2010 April 5: MA Pittsfield (Berkshires): Outdoor furnaces spark controversy
Monday April 5, 2010 MONTPELIER, Vt. — When oil prices climbed, more people turned to wood to heat their homes, many using outdoor wood furnaces that to some are air-polluting nuisances.
From Vermont to Connecticut to Indiana, some neighbors have complained about smoke from these furnaces drifting into their yards and homes, in some cases triggering asthma attacks and lung problems. Several Vermont homeowners said the smoke has even set off smoke alarms in their own homes; at least two of those affected said they have had to move.
"Wood smoke is not benign but people think it is," said Philip Etter, environmental analyst with the Vermont Department of Environmental Conservation. "They sort of grew up with it — because it smells nice in sort of a nostalgic sense — and they think it’s fine, but it’s not."
Residential wood smoke is toxic, with carcinogens and fine particulates that can get deep into lungs and cause lung and cardiovascular problems, he said.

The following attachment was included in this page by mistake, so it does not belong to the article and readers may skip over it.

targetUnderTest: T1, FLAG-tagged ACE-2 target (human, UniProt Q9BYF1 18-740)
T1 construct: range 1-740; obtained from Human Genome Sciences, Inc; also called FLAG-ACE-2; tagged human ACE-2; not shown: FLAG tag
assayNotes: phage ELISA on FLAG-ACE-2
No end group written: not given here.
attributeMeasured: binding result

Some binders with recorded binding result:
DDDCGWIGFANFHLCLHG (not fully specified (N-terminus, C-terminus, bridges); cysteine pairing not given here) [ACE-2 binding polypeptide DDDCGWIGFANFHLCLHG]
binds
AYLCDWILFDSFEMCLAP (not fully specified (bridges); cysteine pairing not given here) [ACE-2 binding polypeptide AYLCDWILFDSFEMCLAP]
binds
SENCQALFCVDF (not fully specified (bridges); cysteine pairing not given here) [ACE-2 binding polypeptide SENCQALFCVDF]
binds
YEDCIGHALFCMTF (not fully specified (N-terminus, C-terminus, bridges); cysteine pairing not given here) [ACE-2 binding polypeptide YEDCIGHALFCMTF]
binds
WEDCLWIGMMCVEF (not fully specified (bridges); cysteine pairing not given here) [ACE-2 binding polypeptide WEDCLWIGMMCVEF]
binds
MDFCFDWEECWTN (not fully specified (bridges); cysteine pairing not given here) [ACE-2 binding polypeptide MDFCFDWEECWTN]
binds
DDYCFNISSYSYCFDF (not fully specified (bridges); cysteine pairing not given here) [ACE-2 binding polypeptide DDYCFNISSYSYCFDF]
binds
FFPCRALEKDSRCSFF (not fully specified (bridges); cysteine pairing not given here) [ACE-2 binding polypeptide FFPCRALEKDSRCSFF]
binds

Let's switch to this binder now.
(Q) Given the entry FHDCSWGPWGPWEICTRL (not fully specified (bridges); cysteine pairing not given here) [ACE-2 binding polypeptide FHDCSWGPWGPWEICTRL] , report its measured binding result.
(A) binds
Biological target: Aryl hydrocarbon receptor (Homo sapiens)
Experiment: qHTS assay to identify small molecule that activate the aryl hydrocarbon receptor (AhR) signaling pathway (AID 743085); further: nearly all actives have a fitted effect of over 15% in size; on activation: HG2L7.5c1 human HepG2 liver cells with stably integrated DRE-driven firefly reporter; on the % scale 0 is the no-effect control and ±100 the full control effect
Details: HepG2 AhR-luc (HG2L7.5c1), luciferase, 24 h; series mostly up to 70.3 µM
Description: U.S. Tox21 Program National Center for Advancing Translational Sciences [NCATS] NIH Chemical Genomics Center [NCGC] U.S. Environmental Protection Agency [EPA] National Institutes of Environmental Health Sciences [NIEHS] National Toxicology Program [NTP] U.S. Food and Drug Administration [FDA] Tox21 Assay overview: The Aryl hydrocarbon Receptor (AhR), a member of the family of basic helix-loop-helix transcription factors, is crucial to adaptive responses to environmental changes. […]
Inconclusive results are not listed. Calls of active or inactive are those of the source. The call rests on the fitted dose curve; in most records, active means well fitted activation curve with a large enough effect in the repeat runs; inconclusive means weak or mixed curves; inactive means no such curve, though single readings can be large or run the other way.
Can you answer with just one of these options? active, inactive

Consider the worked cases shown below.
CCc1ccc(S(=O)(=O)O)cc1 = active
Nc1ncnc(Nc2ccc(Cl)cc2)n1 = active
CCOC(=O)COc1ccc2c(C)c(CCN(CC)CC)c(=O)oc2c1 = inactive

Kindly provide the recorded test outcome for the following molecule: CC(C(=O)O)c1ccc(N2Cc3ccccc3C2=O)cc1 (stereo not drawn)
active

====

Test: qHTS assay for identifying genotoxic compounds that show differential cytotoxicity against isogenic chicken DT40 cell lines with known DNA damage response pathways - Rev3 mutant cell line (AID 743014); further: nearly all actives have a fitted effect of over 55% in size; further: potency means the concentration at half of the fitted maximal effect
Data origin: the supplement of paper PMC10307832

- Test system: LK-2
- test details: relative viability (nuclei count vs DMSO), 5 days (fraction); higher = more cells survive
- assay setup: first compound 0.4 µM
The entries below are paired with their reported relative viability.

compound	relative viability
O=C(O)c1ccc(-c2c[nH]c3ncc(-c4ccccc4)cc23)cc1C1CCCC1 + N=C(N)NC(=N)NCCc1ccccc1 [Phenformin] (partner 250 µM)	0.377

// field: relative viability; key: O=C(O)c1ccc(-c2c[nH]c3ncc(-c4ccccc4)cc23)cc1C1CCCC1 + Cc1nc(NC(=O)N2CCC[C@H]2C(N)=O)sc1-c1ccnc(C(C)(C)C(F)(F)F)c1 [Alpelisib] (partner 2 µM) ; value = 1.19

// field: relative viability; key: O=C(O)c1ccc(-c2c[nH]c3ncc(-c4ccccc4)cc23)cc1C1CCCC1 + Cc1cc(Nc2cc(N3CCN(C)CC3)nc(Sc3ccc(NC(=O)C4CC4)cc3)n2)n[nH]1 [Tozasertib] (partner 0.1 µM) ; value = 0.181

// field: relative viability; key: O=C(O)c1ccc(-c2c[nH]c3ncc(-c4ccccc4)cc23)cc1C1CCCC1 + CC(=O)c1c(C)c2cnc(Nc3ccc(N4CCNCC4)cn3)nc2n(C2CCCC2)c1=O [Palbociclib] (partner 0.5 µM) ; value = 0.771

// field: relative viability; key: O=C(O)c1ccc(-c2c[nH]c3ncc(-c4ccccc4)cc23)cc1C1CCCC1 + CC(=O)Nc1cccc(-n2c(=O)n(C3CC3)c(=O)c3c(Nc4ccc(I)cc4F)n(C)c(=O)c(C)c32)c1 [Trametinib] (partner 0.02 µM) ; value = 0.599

The older furnaces generate at least 20 times more emissions than Environmental Protection Agency-certified wood stoves — and as much particulate matter as 50 to 500 diesel trucks, depending on the truck age and level of control — according to Northeast States for Coordinated Air Use Management, a nonprofit association of state air quality agencies in the Northeast.
While EPA regulates indoor wood stoves, it issues only voluntary guidelines for manufacturers of outdoor wood furnaces,
which are also called boilers and hydronic heaters. Typically the boilers are in sheds with short chimneys and heat water that is circulated through floors or radiators in a nearby residence. Some are used to heat water year-round.
Vermont was the first state to adopt emissions standards for wood boilers in 2007. Other New England states followed, including Massachusetts, with stricter limits. Last week, Vermont, Maine and New Hampshire tightened their standards for new furnaces. Vermont is now offering furnace owners financial incentives to replace older, dirty units with new cleaner ones.
Because of the short smokestack, the smoke does not disperse well.
"These plumes can sit close to the ground and travel long distances," said Lisa Rector, a senior policy analyst at NESCAUM.
The new models, now the only ones that can be purchased in northern New England, are up to 90 percent cleaner and use up to 50 percent less wood, though they cost about $1,500 more than the older units.
"We feel that manufacturers should come to the table and get these kind of products out on the market because it’s important," said Rodney Tollefson, vice president of Central Boiler Inc., in Greenbush, Minn.